Dog Gyms Provide Mental and Physical Stimulation for Pets

running with your dog benefits

Story at-a-glance -

  • Many dogs are lacking in the type of vigorous, heart-pumping, not to mention mentally stimulating, exercise they need
  • A niche has popped up to fill this void, in the form of workout facilities specifically tailored to your furry canine friend
  • While some facilities offer open gyms specifically for dogs, others provide swimming facilities and massage; there are even adventure companies that will take your dog on outdoor hikes and more

By Dr. Becker

It’s common knowledge that dogs need regular exercise to stay healthy, just like their owners. Many well-intentioned pet owners fulfill this need by taking their dogs for leisurely walks around the block or setting them loose in a fenced backyard, where they may just sniff around and lounge in the sun. For those living in urban areas, regular exercise time for pets may be even harder to come by and may be reduced to an occasional visit to the dog park.

In short, many dogs are lacking in the type of vigorous, heart-pumping, not to mention mentally stimulating, exercise they need. Perhaps not surprisingly, a niche has popped up to fill this void, in the form of workout facilities specifically tailored to your furry canine friend. One such option is Frolick Dogs, located in Alexandria, Virginia.1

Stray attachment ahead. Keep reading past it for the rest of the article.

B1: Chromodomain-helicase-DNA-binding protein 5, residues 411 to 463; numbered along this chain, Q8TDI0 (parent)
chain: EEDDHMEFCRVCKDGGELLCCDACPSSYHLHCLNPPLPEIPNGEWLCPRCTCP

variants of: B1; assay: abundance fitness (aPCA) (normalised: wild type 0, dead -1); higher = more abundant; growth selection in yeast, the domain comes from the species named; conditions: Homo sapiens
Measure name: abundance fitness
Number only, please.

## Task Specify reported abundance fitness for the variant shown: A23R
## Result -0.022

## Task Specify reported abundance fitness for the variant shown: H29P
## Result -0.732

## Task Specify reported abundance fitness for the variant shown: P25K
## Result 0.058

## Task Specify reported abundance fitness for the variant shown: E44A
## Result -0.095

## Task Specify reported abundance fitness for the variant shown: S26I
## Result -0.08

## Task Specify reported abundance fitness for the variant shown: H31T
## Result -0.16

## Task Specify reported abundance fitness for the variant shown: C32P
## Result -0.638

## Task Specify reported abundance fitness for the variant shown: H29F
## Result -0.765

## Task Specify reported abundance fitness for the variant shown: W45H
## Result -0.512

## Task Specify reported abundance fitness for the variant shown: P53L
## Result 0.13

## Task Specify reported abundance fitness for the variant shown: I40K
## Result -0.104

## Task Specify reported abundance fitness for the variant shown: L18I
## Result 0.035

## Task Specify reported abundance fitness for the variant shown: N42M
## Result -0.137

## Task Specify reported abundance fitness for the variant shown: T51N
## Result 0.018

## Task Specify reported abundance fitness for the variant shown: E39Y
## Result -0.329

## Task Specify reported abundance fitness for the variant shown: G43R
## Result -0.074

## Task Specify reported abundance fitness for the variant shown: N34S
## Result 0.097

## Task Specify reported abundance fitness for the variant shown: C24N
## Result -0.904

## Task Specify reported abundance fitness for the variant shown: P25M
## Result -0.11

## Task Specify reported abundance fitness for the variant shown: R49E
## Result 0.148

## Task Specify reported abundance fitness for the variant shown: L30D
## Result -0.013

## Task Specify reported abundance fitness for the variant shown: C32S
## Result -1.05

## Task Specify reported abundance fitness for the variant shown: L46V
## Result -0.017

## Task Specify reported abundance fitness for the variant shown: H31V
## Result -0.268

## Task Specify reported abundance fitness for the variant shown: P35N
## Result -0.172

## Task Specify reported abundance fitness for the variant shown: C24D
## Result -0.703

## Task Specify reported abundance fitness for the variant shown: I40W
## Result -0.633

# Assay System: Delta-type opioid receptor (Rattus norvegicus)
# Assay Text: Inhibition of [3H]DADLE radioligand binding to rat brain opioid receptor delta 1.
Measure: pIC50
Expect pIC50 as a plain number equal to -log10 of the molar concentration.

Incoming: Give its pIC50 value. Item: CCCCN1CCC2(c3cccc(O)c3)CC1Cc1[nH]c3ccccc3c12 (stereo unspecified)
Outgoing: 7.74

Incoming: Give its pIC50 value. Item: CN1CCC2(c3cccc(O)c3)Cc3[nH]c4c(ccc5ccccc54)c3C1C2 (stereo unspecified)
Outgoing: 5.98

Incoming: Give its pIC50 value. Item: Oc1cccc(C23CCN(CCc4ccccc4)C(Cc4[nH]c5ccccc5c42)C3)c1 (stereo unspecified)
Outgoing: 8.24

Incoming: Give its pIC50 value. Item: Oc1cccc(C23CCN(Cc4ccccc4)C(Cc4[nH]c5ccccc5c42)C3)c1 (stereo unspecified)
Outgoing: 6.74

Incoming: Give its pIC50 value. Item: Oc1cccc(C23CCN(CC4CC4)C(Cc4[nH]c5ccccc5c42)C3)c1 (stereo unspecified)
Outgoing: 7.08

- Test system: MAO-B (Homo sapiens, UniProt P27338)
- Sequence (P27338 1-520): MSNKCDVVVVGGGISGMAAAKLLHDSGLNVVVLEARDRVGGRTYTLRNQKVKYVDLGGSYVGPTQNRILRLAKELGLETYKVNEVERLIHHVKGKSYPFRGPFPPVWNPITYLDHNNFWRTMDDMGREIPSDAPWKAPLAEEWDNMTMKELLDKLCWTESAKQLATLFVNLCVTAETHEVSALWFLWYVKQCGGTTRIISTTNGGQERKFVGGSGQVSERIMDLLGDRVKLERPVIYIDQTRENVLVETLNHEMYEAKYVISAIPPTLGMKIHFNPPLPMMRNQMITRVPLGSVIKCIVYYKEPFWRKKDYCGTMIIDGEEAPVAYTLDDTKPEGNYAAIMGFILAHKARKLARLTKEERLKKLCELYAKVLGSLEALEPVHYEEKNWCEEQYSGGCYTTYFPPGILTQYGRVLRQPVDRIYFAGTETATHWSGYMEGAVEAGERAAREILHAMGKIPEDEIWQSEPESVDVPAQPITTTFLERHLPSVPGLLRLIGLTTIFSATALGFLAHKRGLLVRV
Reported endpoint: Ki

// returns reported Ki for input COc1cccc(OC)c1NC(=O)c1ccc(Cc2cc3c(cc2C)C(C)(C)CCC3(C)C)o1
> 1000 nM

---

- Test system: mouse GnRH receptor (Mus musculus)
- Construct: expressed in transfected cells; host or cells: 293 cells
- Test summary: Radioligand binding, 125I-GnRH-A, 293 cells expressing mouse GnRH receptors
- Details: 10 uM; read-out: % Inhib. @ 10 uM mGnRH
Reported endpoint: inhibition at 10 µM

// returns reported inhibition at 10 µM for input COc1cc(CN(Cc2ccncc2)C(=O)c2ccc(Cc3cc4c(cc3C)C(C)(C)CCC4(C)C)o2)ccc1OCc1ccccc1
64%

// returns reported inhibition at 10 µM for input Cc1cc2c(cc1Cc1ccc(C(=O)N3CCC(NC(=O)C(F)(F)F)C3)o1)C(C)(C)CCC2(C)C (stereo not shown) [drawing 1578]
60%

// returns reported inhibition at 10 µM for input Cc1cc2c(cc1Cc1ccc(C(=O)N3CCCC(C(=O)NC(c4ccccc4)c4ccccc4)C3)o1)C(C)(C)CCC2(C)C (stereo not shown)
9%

Far from a ho-hum walk in the park, Frolick Dogs, and others like it, offers pets strength training, agility, endurance work and more. There’s something for every dog, from those looking to have fun while their owners are at work to those needing rehabilitation following surgery or injury.

Dogs Enjoy a Physically and Mentally Demanding Workout

What makes dog gyms different from a trip to a dog park? The dogs work with their owners and trainers on specialized equipment, engaging in tailored workouts to meet their individual needs. Frolick owner Kim Gilliam told WTOP news:2

“You can only go on so many walks or go to the dog park so many times before you feel like [dogs] really need something more — especially in an urban environment like this where people have limited time, maybe no backyards, things like that … So if you think of it more like a human gym where you’re going to get a workout, you’re expecting to go and use the different equipment, maybe talk to a trainer for advice and then really work hard while you’re there.”

Dogs lucky enough to attend Frolick’s dog gym get to experience weave poles, balance balls, jumps, tunnels and treadmills, and owners get to go through the courses with their dogs while trainers are available for consultation if needed. Other facilities, like Aquatic Paws in Falls Church, Virginia, owned by Lisa Castaneda, offer indoor swimming and massage for dogs.

“Castaneda gets in the pool with each of her four-legged clients, often using treats or toys as motivation, and helps them work their joints in the weightless environment. Jets provide an option for resistance swimming; the underwater treadmill helps dogs build even more strength,” WTOP news reported.3